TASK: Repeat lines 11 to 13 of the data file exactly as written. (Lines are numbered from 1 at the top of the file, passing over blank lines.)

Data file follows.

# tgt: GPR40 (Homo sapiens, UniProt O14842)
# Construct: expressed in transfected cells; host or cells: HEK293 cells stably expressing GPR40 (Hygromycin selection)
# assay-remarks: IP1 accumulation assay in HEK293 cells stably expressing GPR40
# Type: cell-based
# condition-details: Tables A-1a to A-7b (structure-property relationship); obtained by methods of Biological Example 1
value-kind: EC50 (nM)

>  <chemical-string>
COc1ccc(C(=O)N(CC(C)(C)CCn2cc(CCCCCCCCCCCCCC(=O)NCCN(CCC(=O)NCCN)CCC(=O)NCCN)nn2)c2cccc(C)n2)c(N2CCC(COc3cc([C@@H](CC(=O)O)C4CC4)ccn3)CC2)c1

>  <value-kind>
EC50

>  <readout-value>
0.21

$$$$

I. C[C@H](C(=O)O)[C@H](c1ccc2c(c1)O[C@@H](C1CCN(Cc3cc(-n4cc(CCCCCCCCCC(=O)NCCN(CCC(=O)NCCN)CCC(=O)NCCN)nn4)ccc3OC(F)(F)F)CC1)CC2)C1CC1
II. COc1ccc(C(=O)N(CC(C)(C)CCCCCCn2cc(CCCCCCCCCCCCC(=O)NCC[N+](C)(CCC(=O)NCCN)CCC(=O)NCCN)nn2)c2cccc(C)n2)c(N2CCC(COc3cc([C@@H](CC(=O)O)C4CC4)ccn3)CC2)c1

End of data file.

>  <readout-value>
0.21

$$$$